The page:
Star Wars: Squadrons single-player offers a fun mix of space simulation battles from both sides of the war including X-Wings and TIE Fighters.
The game does have a multiplayer component but this Star Wars: Squadrons review focuses on the single-player campaign.
Developed by Motive Studios and published by Electronic Arts, Squadrons has been a relatively under-the-radar development when compared with the over-hyped Star Wars Jedi: Fallen Order.
This is usually a good sign in the games industry though, and the trend seems to have continued with the latest Star Wars game.
Utilizing the same technology that powers Battlefront 2, Squadrons looks glorious as you realize all of your childhood dreams.
The story is set just a few years after Return of the Jedi as the war against the Empire still goes on, despite news of the Emperor’s demise.
The New Republic has been formed to take on what is left of the Empire as the rebels get organized by stealing Empire tech.
Playing as both sides you will get to pilot the best ships that each side has to offer including the iconic X-Wings and TIE Fighters.
The campaign begins during the main saga with orders coming from Darth Vader himself to hunt down rebel refugees.
Playing as a new pilot you are attached to Titan Squad as a support pilot when things go wrong and the squadron is betrayed by their leader Lyndon Javes.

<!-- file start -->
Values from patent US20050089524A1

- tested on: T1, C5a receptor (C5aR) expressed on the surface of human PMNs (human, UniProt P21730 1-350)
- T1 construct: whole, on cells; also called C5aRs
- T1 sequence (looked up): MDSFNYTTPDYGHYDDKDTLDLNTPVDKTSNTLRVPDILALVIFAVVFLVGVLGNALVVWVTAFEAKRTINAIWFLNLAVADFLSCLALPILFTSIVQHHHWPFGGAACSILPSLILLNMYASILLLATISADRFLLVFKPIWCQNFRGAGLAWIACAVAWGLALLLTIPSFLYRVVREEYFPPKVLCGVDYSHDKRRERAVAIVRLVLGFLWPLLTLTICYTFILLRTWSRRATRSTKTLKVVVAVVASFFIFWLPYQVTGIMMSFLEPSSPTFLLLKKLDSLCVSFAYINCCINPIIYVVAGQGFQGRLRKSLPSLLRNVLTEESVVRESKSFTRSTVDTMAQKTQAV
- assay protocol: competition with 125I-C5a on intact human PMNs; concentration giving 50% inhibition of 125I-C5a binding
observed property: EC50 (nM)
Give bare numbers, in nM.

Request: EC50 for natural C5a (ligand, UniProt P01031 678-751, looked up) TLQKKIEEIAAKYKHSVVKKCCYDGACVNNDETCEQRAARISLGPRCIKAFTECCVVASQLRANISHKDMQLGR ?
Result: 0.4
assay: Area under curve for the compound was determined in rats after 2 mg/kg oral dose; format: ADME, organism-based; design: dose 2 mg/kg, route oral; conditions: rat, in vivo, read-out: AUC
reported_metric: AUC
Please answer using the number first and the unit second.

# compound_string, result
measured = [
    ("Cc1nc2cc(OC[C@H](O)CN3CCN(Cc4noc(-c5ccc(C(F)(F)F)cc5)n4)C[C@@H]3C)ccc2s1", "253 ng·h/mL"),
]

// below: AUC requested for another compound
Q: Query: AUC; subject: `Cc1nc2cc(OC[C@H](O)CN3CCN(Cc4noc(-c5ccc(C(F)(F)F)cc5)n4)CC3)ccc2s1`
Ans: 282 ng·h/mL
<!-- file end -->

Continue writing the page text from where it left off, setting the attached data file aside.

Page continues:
Upon the conclusion of the mission, the action switches to the perspective of the rebels, where you are thrown into combat in an X-Wing as part of Vanguard Squadron.
At first, I was a little apprehensive about this combination of switching sides, but as the action unfolds it is clear that this is a great way of telling such a story.
The first two missions serve as good tutorials in order to get to grips with the basic combat of the game.
At first, the game will seem a little difficult with a lot going on, but after the first couple of missions, you will be ready to make a run on the Death Star yourself.
There’s a multitude of battle-ready ships on either side of the fight including Y-Wing bombers, TIE Interceptors and A-Wings.
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Each ship has its own features and selecting the right one for the job is mostly a personal preference although some missions don’t allow ship selection.
For example, one mission for the New Republic requires the bombing of an Imperial communications outpost and therefore you are forced to use a Y-Wing bomber.
The missions themselves are quite short, however they are very Star Wars in nature and feel extremely authentic.
There are the epic fighter battles with the iconic whirring sounds of TIE Fighter engines and the shooting of lasers.
It’s a great feeling when you are hunting TIE Fighters in an X-Wing and they blow up right in front of you as you hear the bits and pieces scatter across your hull.
Dog fights are the core of the game and they are done extremely well.
However, there are also such missions as bombing runs and escorts, all of which require different techniques.